Carolyn McMillan, UC Newsroom
The first message sent over the internet had a nearly Biblical tone: “Lo,” as in “Lo and Behold” — a prophetically weighty phrase, given the magnitude of change that the Internet would bring.
But on that day — exactly 50 years ago today — the intention was decidedly more pedestrian.
Led by UCLA computer scientist Leonard Kleinrock, a small group of students and researchers had assembled in a basement lab at the engineering school to see if they could send a message between two networked computers, one at UCLA, and the other at the Stanford Research Institute, several hundred miles away.
UCLA graduate student Charley Kline got as far as typing in the first two letters of the word “login” when the network crashed. Hence, “Lo.” Even with that abrupt ending, something big had just happened: Two computers, miles apart, had successfully communicated — a moment that many now consider the beginning of the Internet.
“When we sent that first message, there weren't any reporters, cameras, tape recorders or scribes to document that major event. We knew we were creating an important new technology that we expected would be of use to a segment of the population, but we had no idea how truly momentous an event it was.”
Kleinrock, who was later awarded the National Medal of Science, is now credited as one of the key architects of the Internet. In addition to directing the transmission of that first message to pass between two computers — a network known as the ARPANET — he created the basic principles of packet switching, the technology that underpins the Internet. He developed the mathematical theory of data networks, then tested them with those early messages between his host computer at UCLA and the second node at Stanford.
The Internet is all about connectivity, but it would not have become one of the most disruptive technologies in the world if scientists hadn’t also figured out how to make it easy for the average person to use.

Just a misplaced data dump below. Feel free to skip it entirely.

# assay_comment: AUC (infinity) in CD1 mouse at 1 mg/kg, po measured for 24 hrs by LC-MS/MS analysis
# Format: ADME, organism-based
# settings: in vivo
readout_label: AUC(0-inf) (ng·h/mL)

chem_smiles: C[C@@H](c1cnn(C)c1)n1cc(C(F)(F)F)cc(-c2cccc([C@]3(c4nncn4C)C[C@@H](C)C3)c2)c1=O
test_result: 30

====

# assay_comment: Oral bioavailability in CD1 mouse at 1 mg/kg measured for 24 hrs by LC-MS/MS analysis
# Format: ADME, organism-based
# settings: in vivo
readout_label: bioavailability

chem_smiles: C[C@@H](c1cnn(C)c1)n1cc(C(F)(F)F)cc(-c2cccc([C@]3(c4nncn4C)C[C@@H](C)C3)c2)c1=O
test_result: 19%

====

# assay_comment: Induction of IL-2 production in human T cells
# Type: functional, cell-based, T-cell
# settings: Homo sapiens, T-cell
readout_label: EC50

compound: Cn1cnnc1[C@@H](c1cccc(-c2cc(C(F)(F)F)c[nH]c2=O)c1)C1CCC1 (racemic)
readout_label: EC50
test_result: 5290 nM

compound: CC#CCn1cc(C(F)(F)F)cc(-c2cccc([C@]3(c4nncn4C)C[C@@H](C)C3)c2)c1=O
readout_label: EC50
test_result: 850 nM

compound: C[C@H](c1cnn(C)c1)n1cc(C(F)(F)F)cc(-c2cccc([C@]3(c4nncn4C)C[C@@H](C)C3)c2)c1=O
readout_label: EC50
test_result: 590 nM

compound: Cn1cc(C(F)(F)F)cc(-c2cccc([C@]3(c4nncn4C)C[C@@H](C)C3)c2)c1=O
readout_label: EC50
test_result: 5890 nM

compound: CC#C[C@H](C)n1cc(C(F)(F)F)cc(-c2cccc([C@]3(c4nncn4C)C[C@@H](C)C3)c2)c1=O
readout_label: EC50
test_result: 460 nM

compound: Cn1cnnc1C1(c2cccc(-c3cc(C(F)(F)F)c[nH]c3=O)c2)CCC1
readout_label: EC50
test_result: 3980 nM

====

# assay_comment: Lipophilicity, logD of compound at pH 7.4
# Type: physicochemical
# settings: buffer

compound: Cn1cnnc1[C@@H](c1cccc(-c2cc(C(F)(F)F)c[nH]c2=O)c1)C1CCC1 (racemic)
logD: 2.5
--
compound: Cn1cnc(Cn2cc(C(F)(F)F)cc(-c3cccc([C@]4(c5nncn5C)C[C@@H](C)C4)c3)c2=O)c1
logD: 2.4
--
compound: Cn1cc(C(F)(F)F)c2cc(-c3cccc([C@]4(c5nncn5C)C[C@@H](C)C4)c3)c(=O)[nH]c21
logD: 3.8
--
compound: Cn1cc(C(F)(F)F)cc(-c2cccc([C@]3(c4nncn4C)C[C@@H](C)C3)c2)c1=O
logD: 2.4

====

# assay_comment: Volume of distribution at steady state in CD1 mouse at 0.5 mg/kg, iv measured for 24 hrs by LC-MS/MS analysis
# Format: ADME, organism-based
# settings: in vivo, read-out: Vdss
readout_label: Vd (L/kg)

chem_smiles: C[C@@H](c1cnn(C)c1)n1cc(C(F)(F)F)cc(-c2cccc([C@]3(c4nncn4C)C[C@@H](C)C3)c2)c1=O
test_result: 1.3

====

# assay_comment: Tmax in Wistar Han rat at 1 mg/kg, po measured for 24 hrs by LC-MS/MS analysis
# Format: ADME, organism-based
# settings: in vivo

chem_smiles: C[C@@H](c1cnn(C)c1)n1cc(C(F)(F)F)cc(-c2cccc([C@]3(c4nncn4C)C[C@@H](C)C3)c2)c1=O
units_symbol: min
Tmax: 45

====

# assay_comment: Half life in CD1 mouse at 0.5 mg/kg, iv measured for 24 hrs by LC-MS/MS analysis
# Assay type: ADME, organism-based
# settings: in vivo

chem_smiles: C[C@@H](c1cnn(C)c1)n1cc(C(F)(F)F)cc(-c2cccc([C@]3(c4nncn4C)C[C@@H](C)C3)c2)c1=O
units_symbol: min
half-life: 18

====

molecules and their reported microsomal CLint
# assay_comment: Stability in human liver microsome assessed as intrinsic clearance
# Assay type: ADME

UC played a significant role, there, too. UC Irvine's Roy Fielding was a graduate student in the 1990s when he helped develop the now-familiar HTTP protocol that allows anyone with an Internet connection to easily find and browse web pages.
Before Fielding's work, computer users had to type in “get” and a specific web address to find the information they wanted.
“I was just having fun, but I knew the research was important. I knew the Web would be the printing press of the Internet age. It’s changing society and the way people think. It’s nice to be a part of that.”
Fielding belonged to a small web community that revised the standard protocol for transferring documents into an email-like format, allowing users to send and receive hypertext documents. By clicking on hyperlinks, users could browse through web pages containing graphics, sounds, video and other multimedia. Suddenly, everyone was surfing the Net.
“I did not invent the Internet — which some people joke about — and I didn’t invent HTTP. But I did create many aspects of what we now call HTTP. I wrote most of the text that defines it, and I was the primary architect of the current version, HTTP/1.1.”